Club-member Andrew emailed this:
One other language learning tool which I’m kind of undecided on is flash cards. I’ve not seen you mention them on your site, but I know you’ll have an opinion. Maybe a topic for a future newsletter? My thoughts are:
- Helps get over a hump when you struggle with similar looking words; spesso, spasso, spessa, etc
- Single words on their own don’t work, it needs to be a phrase with context.
- Focus on tricky words, not every word you don’t know.
- Beware of youtube videos that have you believe it’s the silver bullet.
Well, of course I have an opinion on flashcards, Andrew’s right. Though not a strong one either for or against.
I agree, Andrew, that flashcards (little pieces of paper or cardboard with the word you want to learn written on one side and maybe a translation on the other side – or a more technologically up-to-date version of this age old study technique) are no silver bullet.
The interesting part, though, is why not.
Learning vocabulary is, of course, an essential part of learning a foreign language, and there are different approaches to doing it.
When I was a beginner in Turkish, for example, I remember using flashcards to teach myself the numbers, the days of the week, food items, and other such useful beginner topics. The Turkish words were not similar to anything I’d seen before, so effort was required to recognise and memorise them, and there was the promise that they would be immediately useful.
Duolingo didn’t exist in those days (this was more than 30 years back), but if it had done I could have used their app, which presents words and grammar together not separately, and probably got just as far or further than with my elastic band-wrapped stack of snipped up pieces of card.
Ditto with taking a course, or doing ‘match the word and the picture’ exercises, or whatever. There are many ways to learn new words and, in part it, comes down to what you are comfortable with and what the options are. If I had no other way of learning words, so no app, no course, no textbook, then flashcards and the like would be fine.
Flashcards, I suppose, would also be good when it came to dealing with a MASS OF ESSENTIAL ITEMS that really must be dealt with before moving on to, say, reading or listening to actual texts. If you want to learn Japanese, you’re going to have to deal with the Japanese writing system, and so build that visual memory for kanji (the Chinese characters that represent words). Flashcards, why not?
BUT – and this is the important point – in any language there’s a lot of vocabulary. And so, once past the essentials that you’ll find in any beginners’ course, the issue is WHICH WORDS are worth spending your time on, rather than how you might learn them.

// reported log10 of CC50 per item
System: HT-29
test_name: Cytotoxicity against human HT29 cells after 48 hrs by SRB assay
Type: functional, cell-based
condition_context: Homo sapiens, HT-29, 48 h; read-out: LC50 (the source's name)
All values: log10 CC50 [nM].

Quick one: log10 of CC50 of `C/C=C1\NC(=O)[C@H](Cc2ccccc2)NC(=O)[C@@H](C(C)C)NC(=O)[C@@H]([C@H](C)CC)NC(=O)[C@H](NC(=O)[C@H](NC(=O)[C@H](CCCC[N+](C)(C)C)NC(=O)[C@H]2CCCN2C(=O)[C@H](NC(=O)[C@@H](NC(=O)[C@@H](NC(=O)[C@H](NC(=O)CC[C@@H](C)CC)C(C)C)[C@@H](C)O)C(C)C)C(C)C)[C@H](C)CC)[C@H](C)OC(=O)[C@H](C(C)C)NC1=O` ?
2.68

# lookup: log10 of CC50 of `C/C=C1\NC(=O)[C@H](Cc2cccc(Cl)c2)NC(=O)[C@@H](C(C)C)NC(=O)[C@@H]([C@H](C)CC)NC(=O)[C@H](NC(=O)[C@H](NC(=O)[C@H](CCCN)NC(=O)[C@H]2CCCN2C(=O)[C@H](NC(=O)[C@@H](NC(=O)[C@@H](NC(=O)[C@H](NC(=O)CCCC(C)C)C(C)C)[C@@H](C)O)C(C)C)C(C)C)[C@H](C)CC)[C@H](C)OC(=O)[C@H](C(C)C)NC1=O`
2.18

By definition, when using flashcards, you will have pre-selected words you want to focus on, or someone else will have done so for you. But once past the lowest levels, it’s far from obvious what your focus should be. Do you really need to memorise sets of ‘body’ or ‘food’ vocabulary, for example? Or would you, like me, find it more useful to be learning terms like ‘marketing’, ‘discount’, ‘turnover’, ‘profit’, and so on?
With my most recent and lowest-level language, which is Spanish, I’ve really not ‘studied’ at all (apart from a few months with Duolingo), but I have been reading it, listening to it, and taking weekly conversation lessons. You might wonder whether that’s not a case of putting the cart before the horse, but with a language that’s reasonably accessible in terms of its vocabulary and grammar (I know Italian and some French) it’s perfectly possible to get used to understanding it and communicating in it WITHOUT memorising sets of words beforehand.
By reading regular emails from El Pais about the American presidential election, for example, I’ve learnt a lot of words, got much more used to the grammar structures, and built my confidence dealing with Spanish texts. More to the point, the things I am reading and listening to contain the words and structures that are relevant to my interests. Sure, I might have trouble decoding a Spanish menu, because I haven’t bothered with the flashcard set of food words, but I can follow the conversation about how relevant the Hispanic/Latino vote in Florida is, and how both sides are attempting to win it.
Were I to have spent the same time as I spent reading election report emails in Spanish memorising word lists, I might, or might not, have learnt more items. But they almost certainly wouldn’t have been the things that are most-immediately relevant to me.
Insomma, learning by reading/listening/speaking has the huge advantage that it is targeted to your needs, compared to learning pre-selected lists of words. Suppose I was into, I don’t know, say cooking, then arguably, reading and following recipes would be a way to fast track the relevant words and structures into the part of my brain from which I expect to subsequently retrive them when I need them.
OK, you might argue, what about making flashcards of all the words you need to look up when creating Spanish food for your family, learning just those, and so having exactly the vocabulary you’ll want handy for next time?